Stephanie Talks Fashion

My Thoughts, Tips, and Experiences in Fashion

The What and Why of Sustainable Fashion

OrganiccottonWhat is ‘Sustainable Fashion’ and why should you care?

Perhaps you’ve been hearing the term ‘Sustainable Fashion’ going around and are wondering what exactly that means. Well, every article of clothing, every shoe, every accessory sold has an impact on the environment. Sustainable fashion challenges people to take a look at the impact their wardrobe has on the environment and seeks to minimize it.

So how does clothing impact the environment?

There’s actually a lot that goes into the production and selling of clothing, and while I don’t want to scare you off of ever buying clothing again, you should be aware of the process to help you make educated decisions.

Let’s use a cotton T-shirt as an example. First the cotton has be grown (which equals pesticides) and harvested, where a machine is used to do so. Then the cotton is transported to a facility where it is processed, first into threads, then into cloth. The cloth is either bleached or dyed, and some dyes are safer for the environment than others. Then the cloth is transported to another facility where it is made into clothing. Once the clothing is completed it is packaged into plastic and cardboard boxes and again transported to either a warehouse where it is stored temporarily or directly to the stores. The store where the T-shirt is being sold uses gas and electricity. And they give you your purchase in, what is most often a plastic bag.

And while you may think that’s where the trail ends, you should also take a few other aspects into consideration. Materials were used to build that store. There is also a head office for that store (which also uses gas and electricity) that makes the decisions on what clothing is made, and produces the marketing for the brand – print ads, billboards, commercials, in-store signs and displays, etc. Perhaps there was also a fashion show to display this season’s styles.

All in all, there’s a lot of resources that went into the T-shirt you just bought at the store.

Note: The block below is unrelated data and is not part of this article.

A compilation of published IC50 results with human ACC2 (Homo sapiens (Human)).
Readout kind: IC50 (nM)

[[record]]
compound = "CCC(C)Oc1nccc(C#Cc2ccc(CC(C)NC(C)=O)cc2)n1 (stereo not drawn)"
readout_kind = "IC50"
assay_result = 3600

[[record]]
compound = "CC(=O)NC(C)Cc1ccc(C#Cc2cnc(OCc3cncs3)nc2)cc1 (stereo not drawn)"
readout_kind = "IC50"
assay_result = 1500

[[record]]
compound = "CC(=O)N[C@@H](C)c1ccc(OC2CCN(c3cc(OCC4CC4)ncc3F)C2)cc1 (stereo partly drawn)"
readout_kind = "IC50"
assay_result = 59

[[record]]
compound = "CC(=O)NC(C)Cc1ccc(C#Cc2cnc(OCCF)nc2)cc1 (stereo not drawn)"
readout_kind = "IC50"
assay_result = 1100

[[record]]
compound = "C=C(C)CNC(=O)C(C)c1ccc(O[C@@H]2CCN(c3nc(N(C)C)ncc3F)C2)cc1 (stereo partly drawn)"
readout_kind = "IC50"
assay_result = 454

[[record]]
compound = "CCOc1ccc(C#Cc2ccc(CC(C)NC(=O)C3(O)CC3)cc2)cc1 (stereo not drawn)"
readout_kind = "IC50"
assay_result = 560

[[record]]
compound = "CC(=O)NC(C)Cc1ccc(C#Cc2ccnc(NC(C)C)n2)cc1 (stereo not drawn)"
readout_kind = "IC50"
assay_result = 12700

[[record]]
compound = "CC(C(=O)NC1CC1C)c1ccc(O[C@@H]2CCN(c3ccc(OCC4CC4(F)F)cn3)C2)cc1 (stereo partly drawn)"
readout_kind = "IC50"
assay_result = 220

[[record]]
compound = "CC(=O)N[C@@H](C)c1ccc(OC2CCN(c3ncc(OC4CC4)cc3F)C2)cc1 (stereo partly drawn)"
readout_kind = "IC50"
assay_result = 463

How do I take part in sustainable fashion?

There are a few ways you can lessen the impact your fashion decisions have on the environment and each one has benefits.

  • Buy good quality clothing. While this one may seem out of place at first, take this into consideration – if you buy a low quality piece of clothing, you’re going to have to replace it within a year or so, duplicating the process. Whereas, if you buy good quality clothing, you may never have to replace it. And if you do get tired of it, it can go to a consignment store, rather than the landfill.
  • Buy clothing online. When you buy clothing online you’re eliminating the retail store from the equation. Clothing is stored in a warehouse and is only shipped when an order is placed.
  • Buy used clothing. The clothing is already made and out there in the world. Buying a used shirt instead of a new one eliminates 90% of the environmental impact of buying clothing.
  • Donate or consign your old clothing. This keeps clothing out of landfills and enables someone else to be part of the sustainable fashion cycle.
  • Use your own bags when shopping. A plastic bag is never a good thing. And while a lot of stores now give you reusable bags, and this is great, sometimes you end up with a lot of reusable bags you have no use for. Stores like to give you bags with their name on it, because it’s free advertising, but you don’t have to use their bags, and if it’s a store you love, you can always just reuse the bags you already have from them. Call it Spring, the shoe store, did something I thought was quite brilliant – they made all their shoe boxes come with a handle, eliminating the need for bags (unless you just bought more than 2 pairs of shoes).
  • Buy from companies that have sustainable environmental initiatives. This can be anything from using organic cotton, or dyes, reducing the amount of materials used when packaging clothing, reducing energy used in manufacturing, or donating a percentage of profits back to environmental causes.
  • Make your own clothing/accessories. While the fabric and materials you use are still manufactured, you eliminate everything from the factory that makes the clothing to the store that is selling the clothing.

Everyone has a different level of comfort when it comes to the above options. For example, I don’t like shopping in consignment stores. They make me anxious. But I will bring my old clothing there. I’ve also always been a firm believer in the quality of clothing, and a lot of the pieces I have in my wardrobe have been there for 5+ years. And my new year’s fashion resolution is to do more DIY.

Some people choose to only ever buy used clothing, and I applaud them. But that’s not all that sustainable fashion is, and everyone can make small decisions that are part of sustainable fashion.

What’s your sustainable fashion action? Leave a comment and let me know!

~Stephanie

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4 comments on “The What and Why of Sustainable Fashion

  1. iamindophile
    May 28, 2014

    Nice Article .. 🙂

    • stephtalksfashion
      May 28, 2014

      Thanks! I hope you found the tips useful and discovered a way to bring sustainable fashion into your life.

      • iamindophile
        June 19, 2014

        Yes .. We are using organic cotton currently in our products and contributing to an NGO promoting Women emporment in India. But your points on used clothing can go a long way in sustainable fashion throughout the developing world.

  2. Pingback: Spring/Summer Wardrobe Cleanup | Stephanie Talks Fashion

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